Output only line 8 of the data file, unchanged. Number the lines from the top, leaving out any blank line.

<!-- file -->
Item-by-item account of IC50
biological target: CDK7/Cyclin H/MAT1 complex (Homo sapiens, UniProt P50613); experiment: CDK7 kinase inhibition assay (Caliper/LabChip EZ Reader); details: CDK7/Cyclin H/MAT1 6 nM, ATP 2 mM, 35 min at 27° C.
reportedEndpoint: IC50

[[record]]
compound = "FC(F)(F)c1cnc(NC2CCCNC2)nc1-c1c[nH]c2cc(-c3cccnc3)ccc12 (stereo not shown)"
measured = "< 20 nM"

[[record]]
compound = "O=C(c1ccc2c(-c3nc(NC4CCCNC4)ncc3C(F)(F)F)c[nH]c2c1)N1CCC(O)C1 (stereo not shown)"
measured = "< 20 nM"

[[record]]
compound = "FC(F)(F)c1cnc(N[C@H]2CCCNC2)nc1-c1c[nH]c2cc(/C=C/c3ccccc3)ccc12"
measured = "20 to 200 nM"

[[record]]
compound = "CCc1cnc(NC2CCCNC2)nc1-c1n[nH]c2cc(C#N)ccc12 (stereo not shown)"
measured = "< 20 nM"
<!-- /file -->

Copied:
compound = "O=C(c1ccc2c(-c3nc(NC4CCCNC4)ncc3C(F)(F)F)c[nH]c2c1)N1CCC(O)C1 (stereo not shown)"